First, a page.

Board gives OK to second phase of park's construction
06/18/2014 10:04AM, Published by ACL, Categories:
By Richard L. Gaw
The London Grove Board of Supervisors voted 5-0 to commit $364,233.45 toward the second phase of construction for Goddard Park, which will be designated to the development of a community garden, a children's playground, additional parking, bridges, and the creation of nature trails.
At their June 11 meeting, the supervisors gave the go ahead for the following work, which is scheduled to begin over the summer at the park and be completed this fall:
1. The construction of an upper parking area, storm water drainage, the expansion of a playground area for small children, a community garden, two trail bridges and a natural trail ($225,278.91);
2. the construction of the East Trail ($51,769.77);
3. the construction of the North Trail ($51,386.47); and
4. the construction of a paver community patio ($35,798.30).
Funding for the project will come from two grants – $ 250,000 each – from Chester County and the Pennsylvania Department of Conservation and Natural Resources – as well as the township's Parks and Recreation Fund. After funding of these projects, $45,000 will remain in the fund.
While four potential bidders attended the township's pre-bid meeting, the only bid received by the township was submitted by Lechmanick, Inc, a West Chester-based company specializing in excavation contracting.
The contractor is no stranger to Goddard Park. In 2010, Lechmanick, Inc. began the first phase of construction for the 125-acre park, which included playgrounds, parking lots and other amenities. A dog park was built by the township's Public Works Department. Construction was completed in December 2011, and the park was dedicated on April 28, 2012.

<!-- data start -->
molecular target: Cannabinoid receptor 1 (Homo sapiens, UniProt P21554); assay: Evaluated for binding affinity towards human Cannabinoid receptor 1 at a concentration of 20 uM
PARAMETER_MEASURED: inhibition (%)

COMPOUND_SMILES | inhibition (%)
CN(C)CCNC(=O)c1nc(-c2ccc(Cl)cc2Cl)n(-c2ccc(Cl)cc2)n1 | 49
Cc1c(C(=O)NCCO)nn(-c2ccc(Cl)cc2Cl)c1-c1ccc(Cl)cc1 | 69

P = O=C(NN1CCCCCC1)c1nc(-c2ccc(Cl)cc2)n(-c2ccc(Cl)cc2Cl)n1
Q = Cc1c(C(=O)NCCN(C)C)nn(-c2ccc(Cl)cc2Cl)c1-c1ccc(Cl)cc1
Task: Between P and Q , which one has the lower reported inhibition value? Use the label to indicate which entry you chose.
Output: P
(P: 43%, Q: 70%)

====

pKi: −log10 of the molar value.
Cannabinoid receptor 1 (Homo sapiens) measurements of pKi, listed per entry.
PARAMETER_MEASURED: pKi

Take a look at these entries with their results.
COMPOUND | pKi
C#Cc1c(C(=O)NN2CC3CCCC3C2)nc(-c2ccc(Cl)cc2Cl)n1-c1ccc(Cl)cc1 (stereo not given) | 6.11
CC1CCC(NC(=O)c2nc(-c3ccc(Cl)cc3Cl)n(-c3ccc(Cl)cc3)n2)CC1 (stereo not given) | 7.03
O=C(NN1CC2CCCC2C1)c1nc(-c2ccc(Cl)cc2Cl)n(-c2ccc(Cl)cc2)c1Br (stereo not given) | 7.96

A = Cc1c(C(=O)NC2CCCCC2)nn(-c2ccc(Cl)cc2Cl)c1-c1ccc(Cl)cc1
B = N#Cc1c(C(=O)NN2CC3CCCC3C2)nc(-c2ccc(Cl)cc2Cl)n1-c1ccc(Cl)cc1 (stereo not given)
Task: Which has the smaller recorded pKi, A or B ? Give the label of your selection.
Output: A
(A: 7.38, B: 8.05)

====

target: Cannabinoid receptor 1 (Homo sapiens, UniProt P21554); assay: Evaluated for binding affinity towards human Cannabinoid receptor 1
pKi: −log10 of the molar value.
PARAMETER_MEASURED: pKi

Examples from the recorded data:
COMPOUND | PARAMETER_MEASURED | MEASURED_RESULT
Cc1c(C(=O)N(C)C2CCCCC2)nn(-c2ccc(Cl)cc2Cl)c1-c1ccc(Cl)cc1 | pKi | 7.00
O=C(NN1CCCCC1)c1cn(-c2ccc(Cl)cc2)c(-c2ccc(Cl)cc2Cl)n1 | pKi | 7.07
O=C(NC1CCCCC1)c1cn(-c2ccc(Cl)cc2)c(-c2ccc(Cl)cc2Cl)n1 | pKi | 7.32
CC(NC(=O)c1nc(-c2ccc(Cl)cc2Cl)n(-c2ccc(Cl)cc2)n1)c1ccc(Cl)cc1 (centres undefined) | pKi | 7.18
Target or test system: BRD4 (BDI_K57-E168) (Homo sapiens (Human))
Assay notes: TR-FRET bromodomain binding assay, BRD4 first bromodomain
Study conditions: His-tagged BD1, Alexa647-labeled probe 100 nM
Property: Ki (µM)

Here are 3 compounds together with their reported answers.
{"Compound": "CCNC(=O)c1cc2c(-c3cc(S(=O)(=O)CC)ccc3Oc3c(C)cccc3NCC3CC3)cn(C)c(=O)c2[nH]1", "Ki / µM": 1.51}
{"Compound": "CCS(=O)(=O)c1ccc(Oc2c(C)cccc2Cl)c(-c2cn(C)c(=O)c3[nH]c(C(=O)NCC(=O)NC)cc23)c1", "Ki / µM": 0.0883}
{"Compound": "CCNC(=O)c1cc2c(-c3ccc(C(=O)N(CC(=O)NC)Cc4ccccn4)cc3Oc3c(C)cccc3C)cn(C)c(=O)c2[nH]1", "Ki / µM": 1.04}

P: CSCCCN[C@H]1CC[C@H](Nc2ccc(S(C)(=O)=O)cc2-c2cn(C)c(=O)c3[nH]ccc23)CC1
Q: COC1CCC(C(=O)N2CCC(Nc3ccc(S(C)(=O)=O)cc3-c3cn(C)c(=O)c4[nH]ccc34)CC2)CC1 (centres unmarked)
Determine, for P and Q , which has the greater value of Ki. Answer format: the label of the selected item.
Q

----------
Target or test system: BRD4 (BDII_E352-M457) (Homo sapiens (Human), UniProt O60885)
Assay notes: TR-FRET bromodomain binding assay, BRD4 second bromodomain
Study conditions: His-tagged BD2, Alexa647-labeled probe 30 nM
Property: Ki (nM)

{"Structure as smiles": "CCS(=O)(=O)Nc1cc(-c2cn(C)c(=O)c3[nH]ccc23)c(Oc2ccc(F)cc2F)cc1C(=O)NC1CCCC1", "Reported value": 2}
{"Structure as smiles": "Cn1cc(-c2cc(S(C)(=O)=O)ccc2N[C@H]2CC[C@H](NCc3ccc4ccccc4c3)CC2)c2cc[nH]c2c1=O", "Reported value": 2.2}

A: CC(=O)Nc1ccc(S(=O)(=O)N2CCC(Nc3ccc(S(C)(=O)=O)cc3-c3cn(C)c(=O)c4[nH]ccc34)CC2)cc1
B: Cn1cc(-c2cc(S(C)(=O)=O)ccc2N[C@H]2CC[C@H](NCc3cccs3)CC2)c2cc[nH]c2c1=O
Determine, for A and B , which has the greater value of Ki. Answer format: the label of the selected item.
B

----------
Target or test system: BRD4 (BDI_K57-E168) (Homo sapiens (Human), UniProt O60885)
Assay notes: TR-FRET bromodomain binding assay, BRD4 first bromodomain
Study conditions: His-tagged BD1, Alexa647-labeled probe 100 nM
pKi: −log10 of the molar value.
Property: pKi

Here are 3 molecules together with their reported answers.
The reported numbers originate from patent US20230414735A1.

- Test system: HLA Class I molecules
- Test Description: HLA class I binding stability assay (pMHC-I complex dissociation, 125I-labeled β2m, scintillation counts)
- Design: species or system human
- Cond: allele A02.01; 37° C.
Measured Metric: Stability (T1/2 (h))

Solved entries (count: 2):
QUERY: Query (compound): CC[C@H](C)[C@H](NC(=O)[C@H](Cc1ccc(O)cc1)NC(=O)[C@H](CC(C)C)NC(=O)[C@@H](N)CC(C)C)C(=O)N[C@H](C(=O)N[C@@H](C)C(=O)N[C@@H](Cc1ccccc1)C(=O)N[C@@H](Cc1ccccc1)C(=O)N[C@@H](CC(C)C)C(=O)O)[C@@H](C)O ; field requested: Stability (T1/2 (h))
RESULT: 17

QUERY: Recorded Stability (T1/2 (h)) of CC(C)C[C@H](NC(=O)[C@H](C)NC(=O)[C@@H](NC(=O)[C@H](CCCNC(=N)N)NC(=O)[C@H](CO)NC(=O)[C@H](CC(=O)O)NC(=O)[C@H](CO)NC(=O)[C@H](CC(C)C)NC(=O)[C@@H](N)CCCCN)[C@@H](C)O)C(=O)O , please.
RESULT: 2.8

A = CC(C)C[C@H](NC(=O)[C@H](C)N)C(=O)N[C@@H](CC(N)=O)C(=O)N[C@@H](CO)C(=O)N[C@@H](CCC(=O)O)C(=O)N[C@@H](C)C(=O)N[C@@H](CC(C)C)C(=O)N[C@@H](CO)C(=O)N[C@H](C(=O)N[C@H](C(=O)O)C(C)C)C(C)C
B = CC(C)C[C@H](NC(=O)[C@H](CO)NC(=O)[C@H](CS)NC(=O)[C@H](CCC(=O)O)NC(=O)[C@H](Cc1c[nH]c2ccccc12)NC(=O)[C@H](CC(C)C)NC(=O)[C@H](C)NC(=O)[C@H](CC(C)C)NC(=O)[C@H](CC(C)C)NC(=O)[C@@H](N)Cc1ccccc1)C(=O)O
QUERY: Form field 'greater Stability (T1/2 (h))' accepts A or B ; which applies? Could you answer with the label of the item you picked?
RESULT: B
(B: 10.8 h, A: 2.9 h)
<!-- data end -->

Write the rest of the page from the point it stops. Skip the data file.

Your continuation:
The second phase of Godard Park's construction will for now be done in piecemeal form, largely due to the township's Parks and Recreation Board recommending that the supervisors reject several of the project estimates offered by Lechmanick on the basis of their excessive cost. They included the construction of picnic tables, garden beds, a work and storage shed, parking stops, a fishing pier, a paved community patio, an additional parking lot, as well as the remediation of a pond.
“We sat down and looked at all of the alternates to make the final recommendation,” said board chairman Mike Pickel, who also serves on the Parks and Recreation Board. “We said 'no' to the picnic tables because they would cost $1,760 each, for a total of $7,000 for four picnic tables. The board didn't think that was good use of township money. There were garden beds that we didn't feel we could justify spending $14,000 for.”
Pickel said that these on-hold projects will be developed as more grant money becomes available.
As part of Goddard's master plan, construction is also anticipated to include the development of athletic fields for baseball, softball, soccer, tennis and lacrosse, as well as additional trails, an amphitheater, community gardens, a fishing pier, additional parking, rest rooms and a community building.